You learn as much from your failures as your successes. This is a story of how even a well-intended product sometimes doesn’t work.
Pluck was an experimental product designed to generate sales leads based on Twitter content. The result was highly targeted sales leads that allowed a savvy salesperson to craft compelling cold emails.
Connecting with people using traditional cold emailing tactics is not only difficult but often is annoying for those you do email. There are at least two problems that come into play.
Have you ever gotten an email like this?
Hey John, we saw that you were interested in XYZ! We can help you and we have some great products built for your needs. Would you like to connect? [etc etc]”
Two problems with that: First, it’s likely they are sending this email from an outdated list or partnership they acquired. Second, you may have ended up on that list months ago making the content of the email no longer relevant.
People get these emails almost daily because somewhere inside BuiltWith, Data.com, Mattermark, Salesloft, etc... your email and information could get listed as having specific attributes that match their target market.
While these emails aren't exactly "spam" -- like the emails asking if I want to buy mining equipment or Viagra -- they're also not very well targeted. They are sort of in the ballpark, but the external optics of the attributes used for targeting rarely align with current needs.
Have you ever gotten an email like this?
Hey John, following up on my last email [etc etc]"
Either this person sent no previous email and is trying to play some psychological game or they are actually following up for the 3rd, 4th, sometimes 5th time. Sometimes, these emails don't even have unsubscribe links. These people likely acquired an email list and are using a dirty hack to get your attention.
So after struggling with ways to grow other products and thinking of different growth hacking strategies, my partner and I came up with Pluck.
The intended audience for this product was savvy sales people or growth hackers looking for a new strategy. They are content creators you might find on sites like ProductHunt or Hacker News. They would be social media savvy and understand basic marketing and lead generation strategies.
I worked with my partner who was the lead developer on this project. I was responsible for all branding, user flows, product design, and marketing.
Our limited budget and small team meant this had to be quickly developed to see if it had the legs to grow into something meaningful. Much of the product was built over the course of two weeks in a hackathon style of build fast, test fast.
Initially my partner put together a hack, tweaked it and started delivering emails like this:
Hey there, saw your tweet about [topic] and wanted to reach out…”
This technique yielded some staggering results:
After a few months of testing this out and seeing how powerful it is, we decided to pull the trigger and build Pluck.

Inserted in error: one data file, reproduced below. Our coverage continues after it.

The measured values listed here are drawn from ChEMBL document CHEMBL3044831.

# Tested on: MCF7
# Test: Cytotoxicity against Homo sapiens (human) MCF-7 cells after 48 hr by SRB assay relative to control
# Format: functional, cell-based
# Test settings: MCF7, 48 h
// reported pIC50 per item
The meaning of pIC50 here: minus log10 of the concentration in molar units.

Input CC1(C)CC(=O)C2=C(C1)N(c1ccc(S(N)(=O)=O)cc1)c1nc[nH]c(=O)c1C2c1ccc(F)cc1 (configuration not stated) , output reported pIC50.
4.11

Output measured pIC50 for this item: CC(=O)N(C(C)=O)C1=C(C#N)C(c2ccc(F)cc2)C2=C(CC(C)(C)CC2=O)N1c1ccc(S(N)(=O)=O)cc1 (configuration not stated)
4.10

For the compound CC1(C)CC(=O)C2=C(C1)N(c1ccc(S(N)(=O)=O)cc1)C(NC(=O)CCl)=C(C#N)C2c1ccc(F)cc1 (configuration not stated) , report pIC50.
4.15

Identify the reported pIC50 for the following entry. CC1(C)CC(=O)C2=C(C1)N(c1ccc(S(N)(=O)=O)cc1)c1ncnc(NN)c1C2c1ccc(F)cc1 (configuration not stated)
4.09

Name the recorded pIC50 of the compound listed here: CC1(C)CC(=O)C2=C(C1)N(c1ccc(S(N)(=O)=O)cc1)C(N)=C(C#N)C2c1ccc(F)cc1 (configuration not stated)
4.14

We designed a process that would allow a user to enter words and phrases that we could then use to search Twitter. Once entered, we would run a job to pull data from matching profiles, mine data for names and social profiles and match that against other public databases for known emails.
We would then return tweets of matching profiles for the user to review for accuracy and approve each to be added to their contact list.
We then crafted a campaign building experience that would allow the user to send batches of highly-targeted and relevant emails based on what people tweeted. Some default email templates were created to guide users to understand what types of engaging emails they could send.
Have you ever wanted to send an email to every person who tweeted something positive about a product and you could send them a nice email in return automatically? You could do that with Pluck!"
We added a few extra features to help suppress bad actors. We limited the amount of links in an email, set a content limit, limited only one email per contact unless they replied and added usable unsubscribe links. PRO users could even use email aliasing so emails came from them and not our service.
We ran tests with over 80 users, hands on, to see how they would use the product.
As a result of some great marketing hacks and community we work with, we were able to reach #2 Product of the day on Product Hunt when we launched. It generated a lot of conversation about the growth hack tactic, benefits, and possible negative consequences. After launch, we had a beta user base of nearly 1k people creating emails and testing the system.
Several problems came to light once we launched Pluck and started user testing. It became obvious that growing the product would be challenging and not cost effective.
First, keeping people from using a smart-tool to spam is hard. Often the content produced by people was sub-par, resulting in unsubscribes and bad reputation all around.
Second, misuse of the product would result in our servers getting black-listed with little recourse to fix it. Many people would not follow the CanSpam requirements and the only way to pass responsibility onto the user would be overly complex and expensive email aliasing, however, if we did that many major email service providers wouldn’t like us sending emails on others behalf.
Ultimately we decided not to pursue this idea any further. I really enjoyed this project and its potential social impact.
I am available for HIRE. :)